When it comes to searching for additional sources of income to finance the project, Ello’s creators are rather creative: they have plans to begin generating revenue through user transactions carried out on their network – so by taking a commission on CD sales, for example. One of Ello’s principles is that its users aren’t obliged to use their real names, which had previously been the case at Facebook and caused outrage. When it first started out, Ello was a closed network, only accessible through an invitation to join from a registered user. This has since been relaxed, and today Ello is available for all interested parties. Critics of the site claim that Ello can’t really be considered a true Facebook alternative because it’s lacking many of the basic functions required to compete. For example, private communication between users via a chat box function is currently not possible. Ello’s focus instead is on high-quality content for all to see, making it an excellent environment for artists and photographers. Users from creative backgrounds are often attracted by Ello’s simple, minimalistic design, leaving lots of space for user posts to shine.
Some Facebook alternatives focus more on local features. Nextdoor is about connecting users with the people in their real-life community – where they live – while Raftr takes the approach of linking people who are interested in the same topics or activities, wherever they are in the world. Boot-sale app Shpock, meanwhile, already arguably does a better job than Facebook’s Marketplace feature at being a more-local eBay.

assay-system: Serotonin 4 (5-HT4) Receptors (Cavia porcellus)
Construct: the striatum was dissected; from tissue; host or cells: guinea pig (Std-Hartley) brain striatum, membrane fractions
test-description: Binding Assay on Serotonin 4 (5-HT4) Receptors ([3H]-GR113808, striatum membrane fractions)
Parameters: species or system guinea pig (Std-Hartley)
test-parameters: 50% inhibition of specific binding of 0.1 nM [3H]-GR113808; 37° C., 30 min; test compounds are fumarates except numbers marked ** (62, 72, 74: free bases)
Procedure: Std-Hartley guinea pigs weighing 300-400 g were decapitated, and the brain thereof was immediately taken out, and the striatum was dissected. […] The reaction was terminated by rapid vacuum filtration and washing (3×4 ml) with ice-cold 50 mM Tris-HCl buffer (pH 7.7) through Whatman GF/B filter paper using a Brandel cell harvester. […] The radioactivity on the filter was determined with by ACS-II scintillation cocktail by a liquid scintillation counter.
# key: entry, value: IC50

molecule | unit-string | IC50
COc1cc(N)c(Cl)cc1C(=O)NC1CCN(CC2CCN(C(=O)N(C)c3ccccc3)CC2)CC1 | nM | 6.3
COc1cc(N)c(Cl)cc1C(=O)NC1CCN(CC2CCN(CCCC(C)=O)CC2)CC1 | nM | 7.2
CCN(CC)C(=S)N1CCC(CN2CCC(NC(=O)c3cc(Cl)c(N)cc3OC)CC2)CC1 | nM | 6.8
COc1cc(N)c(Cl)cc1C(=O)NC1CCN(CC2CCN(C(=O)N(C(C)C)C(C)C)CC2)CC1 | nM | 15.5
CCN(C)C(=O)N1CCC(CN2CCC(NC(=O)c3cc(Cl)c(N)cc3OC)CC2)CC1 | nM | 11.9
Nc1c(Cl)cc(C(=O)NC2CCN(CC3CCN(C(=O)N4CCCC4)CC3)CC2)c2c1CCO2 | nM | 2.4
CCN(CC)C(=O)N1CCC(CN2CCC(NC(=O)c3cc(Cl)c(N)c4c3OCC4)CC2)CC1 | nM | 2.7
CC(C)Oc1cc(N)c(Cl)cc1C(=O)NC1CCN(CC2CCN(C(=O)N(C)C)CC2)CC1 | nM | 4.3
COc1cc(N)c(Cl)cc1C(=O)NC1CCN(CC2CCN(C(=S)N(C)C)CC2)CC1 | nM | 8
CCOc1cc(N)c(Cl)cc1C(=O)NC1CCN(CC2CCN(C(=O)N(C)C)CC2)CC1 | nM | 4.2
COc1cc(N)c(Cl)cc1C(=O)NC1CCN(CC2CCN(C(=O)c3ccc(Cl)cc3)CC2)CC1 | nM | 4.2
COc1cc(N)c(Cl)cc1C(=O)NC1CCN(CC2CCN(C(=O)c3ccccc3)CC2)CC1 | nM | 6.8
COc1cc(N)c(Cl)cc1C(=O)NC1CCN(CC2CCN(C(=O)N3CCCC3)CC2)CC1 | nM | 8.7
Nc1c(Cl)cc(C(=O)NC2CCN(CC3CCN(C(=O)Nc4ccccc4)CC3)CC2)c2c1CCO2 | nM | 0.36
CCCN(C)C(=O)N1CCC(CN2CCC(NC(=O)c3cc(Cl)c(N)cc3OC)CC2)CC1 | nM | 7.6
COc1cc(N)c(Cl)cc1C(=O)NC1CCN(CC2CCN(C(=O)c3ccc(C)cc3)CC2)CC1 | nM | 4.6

Swipe for Facebook is one of the more powerful Facebook apps. It has a laundry list of features, including an ad blocker, Facebook Messenger support, themes, chat heads, Material Design, and support for over 30 languages. It's less resource intensive than the stock Facebook app. However, it is a little larger than something like SlimSocial. The app even includes multiple layouts that mock the stock Facebook app, Google+, and other setups. The free version has most of the basic features. A single $2.99 in-app purchase gets you the complete experience.

I’m having a similar problem with Facebook. I have an assistant who was supposed to conduct a Facebook campaign for me; she still hasn’t started but in the meantime, she told me she couldn’t conduct the campaign unless I gave her my Facebook log-in info., which to my sorrow I gave to her. Now, I can’t get into my Facebook account. They’ve asked for documents to prove who I am and, like you, I don’t like the invasion of privacy. They have a second level of documents that they will supposedly accept, such as library cards, professional membership cards, and health insurance cards which don’t have the kind of personal information that I am unwilling to share. When I sent them these, they e-mailed me to say I hadn’t sent the kinds of documents they require (untrue) and when I e-mailed them in response, well, they have not responded to me and I am still locked out of my account. BIG BUMMER. I also don’t like the uses that Facebook has allowed, such as influencing elections and recently, allowing the U.S. government to pursue certain types of suspected mis-deeds through Facebook. When/if I can get back in, I am very seriously considering deleting my Facebook account and finding an alternative.